Python: slicing with zip

2009-11-26

Wherein I feel compelled to write some more on Python code that I find more amusing than clear.

The more I use zip the more I love it. I’m thinking about writing a tutorial on how to (ab-) use zip, but for now just this recent discovery.

Say you have two iterators that each yield a stream of objects, iland and iocean (they could be gridded temperature values, say), and you want to get the first 100 values from each iterator to do some processing, whilst not consuming any more than 100 values. You can’t go list(iland)[:100] because that will consume the entire iland iterator and you’ll never be able to get those values past the 100th again.

You can use itertools (probably my second favourite Python module):

land100 = list(itertools.islice(iland, 100))
ocean100 = list(itertools.islice(iocean, 100))

It seems a shame to mention islice and 100 twice. One could use map with a quick pack and unpack, but this is not clear:

land100,ocean100 = map(lambda i: list(itertools.islice(i, 100)), (iland,iocean))

(a simple form of this, which I do sometimes use, is x,y = map(int, (x,y)))

What about giving some love to zip? It turns out that zip will stop consuming as soon as any argument is exhausted. So

zip(range(100), iland, iocean)

returns a list of 100 triples, each triple having an index (the integer from 0 to 99 from the range() list), a value from the iland iterator, and a value from the iocean iterator. And as soon as the list produced by range(100) is exhausted it stops consuming from iland and iocean, so their subsequent values can be consumed by other parts of the program.

And yes, this seems to work by relying on a rather implementation specific feature of zip that I’m not sure should be set in stone.

That zip form above is all very good if one wants to go for n,land,ocean in ..., but what if we want the 100 land values and 100 ocean values each in their own list (like the code at the beginning of the article)? We can use zip again!

_,land100,ocean100 = zip(*zip(range(100), iland, iocean))

zip(*thing) turns a list of triples into a triple of lists, which is then destructured into the 3 variables _ (a classic dummy), land100, and ocean100.

Don’t worry, the actual code use the islice form from the first box because I think it’s the clearest.

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6 Responses to “Python: slicing with zip”

  1. Thomas Guest Says:

    Yet another variant:

    from itertools import islice, izip

    land100, ocean100 = zip(*islice(izip(iland, iocean), 100))

    • drj11 Says:

      I did actually think about, but never wrote it down because I didn’t expect it to be that tidy.

      I still not sure about “from blah import thing”, but a module like itertools give the best argument in favour.

      • Thomas Guest Says:

        Re: “from blah import thing”

        I know what you mean, and I don’t use this form much in production code. But when fitting a comment into a narrow column, it’s a way to avoid line wrapping.

        land100, ocean100 = zip(*itertools.islice(itertools.izip(iland, iocean), 100))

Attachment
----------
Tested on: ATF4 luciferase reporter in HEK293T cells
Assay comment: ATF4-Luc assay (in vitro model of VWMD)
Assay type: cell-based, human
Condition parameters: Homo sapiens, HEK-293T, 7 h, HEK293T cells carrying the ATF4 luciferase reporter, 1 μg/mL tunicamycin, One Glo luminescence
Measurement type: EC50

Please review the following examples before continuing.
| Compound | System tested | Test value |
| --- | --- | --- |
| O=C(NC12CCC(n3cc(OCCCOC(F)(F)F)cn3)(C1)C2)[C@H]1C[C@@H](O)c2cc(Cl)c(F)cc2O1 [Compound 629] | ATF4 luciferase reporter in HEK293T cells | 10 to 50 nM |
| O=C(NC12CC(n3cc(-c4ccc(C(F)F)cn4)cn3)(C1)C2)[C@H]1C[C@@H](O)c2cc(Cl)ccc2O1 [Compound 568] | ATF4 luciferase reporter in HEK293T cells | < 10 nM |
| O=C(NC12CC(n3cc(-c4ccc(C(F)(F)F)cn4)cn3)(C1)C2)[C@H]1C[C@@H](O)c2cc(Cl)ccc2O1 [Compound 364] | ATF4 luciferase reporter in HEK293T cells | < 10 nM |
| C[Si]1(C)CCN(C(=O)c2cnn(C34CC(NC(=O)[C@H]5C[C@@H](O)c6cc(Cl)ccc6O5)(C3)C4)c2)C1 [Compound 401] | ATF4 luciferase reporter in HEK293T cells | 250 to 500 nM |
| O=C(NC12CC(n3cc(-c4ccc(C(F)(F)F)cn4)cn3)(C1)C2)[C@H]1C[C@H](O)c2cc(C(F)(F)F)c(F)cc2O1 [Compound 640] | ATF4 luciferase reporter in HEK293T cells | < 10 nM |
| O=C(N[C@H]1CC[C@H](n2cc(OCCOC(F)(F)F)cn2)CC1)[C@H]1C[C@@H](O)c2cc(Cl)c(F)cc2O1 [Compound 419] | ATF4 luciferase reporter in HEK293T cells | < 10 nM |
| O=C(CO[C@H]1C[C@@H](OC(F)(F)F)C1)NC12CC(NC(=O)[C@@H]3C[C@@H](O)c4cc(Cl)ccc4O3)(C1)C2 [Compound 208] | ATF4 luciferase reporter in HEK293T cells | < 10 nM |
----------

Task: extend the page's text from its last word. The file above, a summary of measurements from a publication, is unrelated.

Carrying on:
2. Stephan Says:

    I don’t expect that this behaviour of zip will change: itertools explicitly provides zip_longest (http://docs.python.org/3.1/library/itertools.html#itertools.zip_longest). If they wanted to reverse this (let zip by default consume everything and have a zip_shortest in itertools) then Py3k would have been the right moment.

    • drj11 Says:

      I wasn’t clear enough in my article, sorry. I agree, zip will always stop when any argument is exhausted and itertools.zip_longest will do the other thing.

      The particular implementation feature I was referring to is that zip, in producing the next tuple, consumes each argument in order, and it never “reads ahead” in a iterator stream. Imagine an alternate implementation of zip(a,b,c) that read the next item from all 3 of A, B, and C, before deciding when to stop. That implementation might sometimes read an extra item from B and C before deciding it should stop because A is exhausted. But it would be a disaster for doing what I suggest in the article.

      We can see the effect of this by putting the range argument last:

      >>> A=iter('ABCDEFGHIJ')
      >>> B=iter('abcdefghij')
      >>> zip(A, B, range(2))
      [('A', 'a', 0), ('B', 'b', 1)]
      >>> zip(A, B, range(2))
      [('D', 'd', 0), ('E', 'e', 1)]
      

      There is some discussion of this in the Python 2.4 documentation for izip. This is removed from the 2.6 documentation, but I can’t tell whether that’s because they wish to bless this particular behaviour or not.

  3. Thomas Guest Says:

    I think the documentation is clear enough, certainly in the case of itertools.izip, where it gives a pure Python equivalent. Builtin zip notes: “the left-to-right evaluation order of the iterables is guaranteed”, which I think is a pretty strong hint.

    Is it good form to rely on this behaviour in a program? In this case, maybe, yes.

    I asked myself a similar question about itertools.takewhile last year. Is it OK to use takewhile(xs, pred) as a way of cueing the iterable, xs, so that xs is ready to yield the first element of xs following an element for which the predicate holds?

    Probably no, I decided.

    I often relate these iterator operations back to Unix commands. The closest I can find to “zip” is “paste”, which is actually itertools.izip_longest, and the question no longer arises.

    Oh, I just looked at the Python 3 zip documentation:

    zip() should only be used with unequal length inputs when you don’t care about trailing, unmatched values from the longer iterables

    Hmmm. But you do care about the trailing iland, iocean streams.


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